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Education

Nardin to phase out high school Regents Examinations

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WBFO News photo by Eileen Buckley
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A private, all-girls Catholic high school in Buffalo will be dropping State Regents testing. WBFO's Senior Reporter Eileen Buckley says Nardin Academy is ready to phase out Regents exams over the next couple of years. 

“The tool itself had become ineffective for us,” said Marsha Joy Sullivan, president of Nardin Academy.

Sullivan tells WBFO News the schools newly-named Senior Vice President for Academic Affairs Rebecca Reeder, former Nardin High School principal, has been leading the charge to stop the regents testing.

“It really has to do with do with looking at our use of the Regents exams as an assessment of our program and the fact that for quite a few years now, we know that our students have really gone well beyond the content that the Regents exam really focused on,” Sullivan explained.    

Sullivan said they are now ready to "charge forward.” Beginning next school year, the Regents will no longer be offered to incoming first- and second-year students. 

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Credit WBFO News photo by Eileen Buckley
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Marsha Joy Sullivan, president, Nardin Academy.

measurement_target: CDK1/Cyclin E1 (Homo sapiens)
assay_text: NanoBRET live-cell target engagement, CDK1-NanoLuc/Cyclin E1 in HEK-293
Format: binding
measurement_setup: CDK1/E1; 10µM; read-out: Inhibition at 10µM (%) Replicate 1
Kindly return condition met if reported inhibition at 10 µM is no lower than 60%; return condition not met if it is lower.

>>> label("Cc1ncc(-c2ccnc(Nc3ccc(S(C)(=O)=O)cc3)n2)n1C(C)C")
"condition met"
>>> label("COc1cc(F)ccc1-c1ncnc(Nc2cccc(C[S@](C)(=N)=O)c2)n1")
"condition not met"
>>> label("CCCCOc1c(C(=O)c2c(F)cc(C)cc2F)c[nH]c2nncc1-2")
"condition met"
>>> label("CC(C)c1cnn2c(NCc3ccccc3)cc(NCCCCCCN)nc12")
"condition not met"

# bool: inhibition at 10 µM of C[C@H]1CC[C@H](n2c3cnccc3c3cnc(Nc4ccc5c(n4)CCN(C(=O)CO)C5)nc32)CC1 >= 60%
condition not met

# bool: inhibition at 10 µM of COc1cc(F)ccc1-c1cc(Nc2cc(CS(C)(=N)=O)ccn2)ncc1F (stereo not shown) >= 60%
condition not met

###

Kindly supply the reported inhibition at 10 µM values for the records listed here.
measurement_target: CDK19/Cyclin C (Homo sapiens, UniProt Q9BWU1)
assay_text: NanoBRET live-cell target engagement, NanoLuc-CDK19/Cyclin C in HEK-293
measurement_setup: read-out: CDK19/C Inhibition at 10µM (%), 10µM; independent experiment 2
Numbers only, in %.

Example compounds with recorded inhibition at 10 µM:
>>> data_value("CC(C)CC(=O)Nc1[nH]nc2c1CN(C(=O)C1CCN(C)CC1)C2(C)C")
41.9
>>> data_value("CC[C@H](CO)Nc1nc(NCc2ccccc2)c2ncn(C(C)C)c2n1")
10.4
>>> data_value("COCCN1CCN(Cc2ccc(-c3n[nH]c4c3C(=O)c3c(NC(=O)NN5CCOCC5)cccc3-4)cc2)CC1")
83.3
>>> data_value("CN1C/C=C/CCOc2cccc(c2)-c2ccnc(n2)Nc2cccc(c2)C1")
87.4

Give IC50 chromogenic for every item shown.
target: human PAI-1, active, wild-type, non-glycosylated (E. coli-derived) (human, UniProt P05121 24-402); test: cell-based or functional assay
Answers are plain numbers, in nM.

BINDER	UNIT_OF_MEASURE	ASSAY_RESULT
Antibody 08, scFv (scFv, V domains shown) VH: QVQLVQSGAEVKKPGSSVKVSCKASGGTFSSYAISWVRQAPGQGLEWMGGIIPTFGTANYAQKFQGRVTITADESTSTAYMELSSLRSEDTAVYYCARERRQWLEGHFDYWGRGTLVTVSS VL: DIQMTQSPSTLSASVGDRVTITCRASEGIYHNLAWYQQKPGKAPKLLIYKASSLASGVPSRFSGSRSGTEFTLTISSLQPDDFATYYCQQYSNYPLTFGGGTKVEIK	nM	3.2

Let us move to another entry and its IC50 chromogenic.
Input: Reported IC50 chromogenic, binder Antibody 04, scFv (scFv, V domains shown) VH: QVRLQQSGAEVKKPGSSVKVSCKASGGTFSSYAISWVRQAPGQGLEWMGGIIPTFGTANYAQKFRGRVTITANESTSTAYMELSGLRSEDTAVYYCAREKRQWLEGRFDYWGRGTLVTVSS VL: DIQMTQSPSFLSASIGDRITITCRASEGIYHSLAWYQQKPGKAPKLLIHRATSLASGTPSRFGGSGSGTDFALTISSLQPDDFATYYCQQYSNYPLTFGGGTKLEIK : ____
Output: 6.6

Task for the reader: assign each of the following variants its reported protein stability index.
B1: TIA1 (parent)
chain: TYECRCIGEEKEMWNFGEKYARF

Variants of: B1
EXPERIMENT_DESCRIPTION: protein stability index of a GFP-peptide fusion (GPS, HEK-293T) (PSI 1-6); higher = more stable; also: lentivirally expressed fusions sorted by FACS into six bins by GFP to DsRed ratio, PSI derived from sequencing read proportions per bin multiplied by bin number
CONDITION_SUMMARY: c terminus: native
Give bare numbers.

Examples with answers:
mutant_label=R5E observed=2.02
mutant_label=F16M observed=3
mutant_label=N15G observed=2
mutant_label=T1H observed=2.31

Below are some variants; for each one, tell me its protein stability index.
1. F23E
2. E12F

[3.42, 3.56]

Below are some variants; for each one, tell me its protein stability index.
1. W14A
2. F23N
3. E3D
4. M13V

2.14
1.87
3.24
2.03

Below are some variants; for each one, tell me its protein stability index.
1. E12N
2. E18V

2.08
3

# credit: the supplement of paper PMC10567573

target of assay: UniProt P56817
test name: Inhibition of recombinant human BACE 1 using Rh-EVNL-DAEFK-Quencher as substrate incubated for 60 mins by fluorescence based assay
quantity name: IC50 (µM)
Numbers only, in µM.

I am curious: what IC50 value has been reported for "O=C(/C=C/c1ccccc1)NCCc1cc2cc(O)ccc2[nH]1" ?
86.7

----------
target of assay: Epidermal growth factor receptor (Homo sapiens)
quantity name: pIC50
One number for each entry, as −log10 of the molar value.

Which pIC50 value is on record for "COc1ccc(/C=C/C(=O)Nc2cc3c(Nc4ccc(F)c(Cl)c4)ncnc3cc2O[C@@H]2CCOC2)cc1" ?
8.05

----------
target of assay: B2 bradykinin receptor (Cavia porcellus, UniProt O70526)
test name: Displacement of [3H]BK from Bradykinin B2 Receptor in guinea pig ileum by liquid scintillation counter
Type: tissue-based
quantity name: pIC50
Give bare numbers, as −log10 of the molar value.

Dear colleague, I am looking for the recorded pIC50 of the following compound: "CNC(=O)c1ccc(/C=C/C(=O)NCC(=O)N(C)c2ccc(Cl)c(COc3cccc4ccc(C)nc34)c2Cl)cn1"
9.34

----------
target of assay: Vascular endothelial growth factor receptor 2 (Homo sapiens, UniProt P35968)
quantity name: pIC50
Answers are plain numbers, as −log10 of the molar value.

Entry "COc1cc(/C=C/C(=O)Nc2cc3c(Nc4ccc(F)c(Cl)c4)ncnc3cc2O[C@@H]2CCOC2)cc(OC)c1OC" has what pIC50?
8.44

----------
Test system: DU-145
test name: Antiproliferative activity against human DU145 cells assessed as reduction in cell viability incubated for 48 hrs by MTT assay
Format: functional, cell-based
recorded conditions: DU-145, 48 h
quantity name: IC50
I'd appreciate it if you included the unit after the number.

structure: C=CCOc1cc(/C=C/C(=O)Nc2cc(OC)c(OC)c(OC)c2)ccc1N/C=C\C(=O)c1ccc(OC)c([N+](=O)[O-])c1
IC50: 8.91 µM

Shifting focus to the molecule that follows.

“It had become an obstacle to growth, both student and faculty growth in our high school, as opposed to a beneficial tool,” Sullivan remarked.

Several other private high schools, Canisius, Nichols, Park, Buffalo Seminary and Gow, do not offer Regents. Next year's Nardin juniors, the class of 2019, will still be required to take Regents/Common Core tests in English, social studies and math to earn their regents Diploma. But by the 2018-2019 school year there will be no Regents testing at the high school.

“We will no longer use them and we will sort of unshackle, if you will, our faculty to be able to be expand on the pace of presentation of content,” Sullivan noted.

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Credit WBFO News photo by Eileen Buckley
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Inside the lobby of Nardin.

Sullivan tells WBFO removing the Regents for the high school students will allow for more project-based learning. The school issued a letter late last week to parents and students explaining their decision. Sullivan said when the school announced it to teachers they responded with "tremendous excitement."

“There was near applause, I would say. All our comments back were supportive, so you do something like this and you want to be sure you are messaging it as clear as possible that it’s a real exciting opportunity and it seems to have resonated," responded Sullivan.

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